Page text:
Instead, I’m someone who wants more access to healthcare, more education about diversity, more community centers, more access to housing for the homeless, more benefits for veterans, more mental health resources, more kindness, more love — because I know these are the kinds of supports that shape positive outcomes that ultimately affect all of us.

Follow this journey on The Connor Chronicles.

The Mighty is asking the following: What’s one thing people might not know about your experience with disability, disease or mental illness, and what would you say to teach them? If you’d like to participate, please send a blog post to [email protected] Please include a photo for the piece, a photo of yourself and 1-2 sentence bio. Check out our Submit a Story page for more about our submission guidelines.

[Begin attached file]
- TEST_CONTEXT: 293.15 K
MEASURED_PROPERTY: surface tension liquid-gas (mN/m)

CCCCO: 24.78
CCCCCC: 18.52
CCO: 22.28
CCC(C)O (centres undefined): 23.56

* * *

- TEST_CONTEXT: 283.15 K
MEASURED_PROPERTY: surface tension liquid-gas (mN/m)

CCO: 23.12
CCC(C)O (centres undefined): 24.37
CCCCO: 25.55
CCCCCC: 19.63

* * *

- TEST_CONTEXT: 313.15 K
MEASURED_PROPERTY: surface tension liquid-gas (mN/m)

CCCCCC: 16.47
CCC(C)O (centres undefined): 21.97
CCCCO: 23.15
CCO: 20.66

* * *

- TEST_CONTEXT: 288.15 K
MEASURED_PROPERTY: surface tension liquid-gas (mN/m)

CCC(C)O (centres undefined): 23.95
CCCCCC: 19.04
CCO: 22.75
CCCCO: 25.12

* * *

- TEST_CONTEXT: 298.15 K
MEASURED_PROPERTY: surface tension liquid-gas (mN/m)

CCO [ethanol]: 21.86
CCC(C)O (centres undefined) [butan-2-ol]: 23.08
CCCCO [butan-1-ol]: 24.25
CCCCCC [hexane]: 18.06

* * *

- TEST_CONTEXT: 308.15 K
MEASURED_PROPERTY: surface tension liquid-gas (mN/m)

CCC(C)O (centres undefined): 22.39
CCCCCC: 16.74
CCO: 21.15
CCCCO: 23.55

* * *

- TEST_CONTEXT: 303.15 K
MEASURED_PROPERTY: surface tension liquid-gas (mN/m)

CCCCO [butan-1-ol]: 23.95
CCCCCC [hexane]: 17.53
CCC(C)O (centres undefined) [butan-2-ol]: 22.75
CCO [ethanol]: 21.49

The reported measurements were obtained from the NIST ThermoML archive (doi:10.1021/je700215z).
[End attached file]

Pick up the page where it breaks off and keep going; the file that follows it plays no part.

Lead photo source: Thinkstock Images

Real People. Real Stories.

8,000
CONTRIBUTORS
150 Million
READERS

We face disability, disease and mental illness together.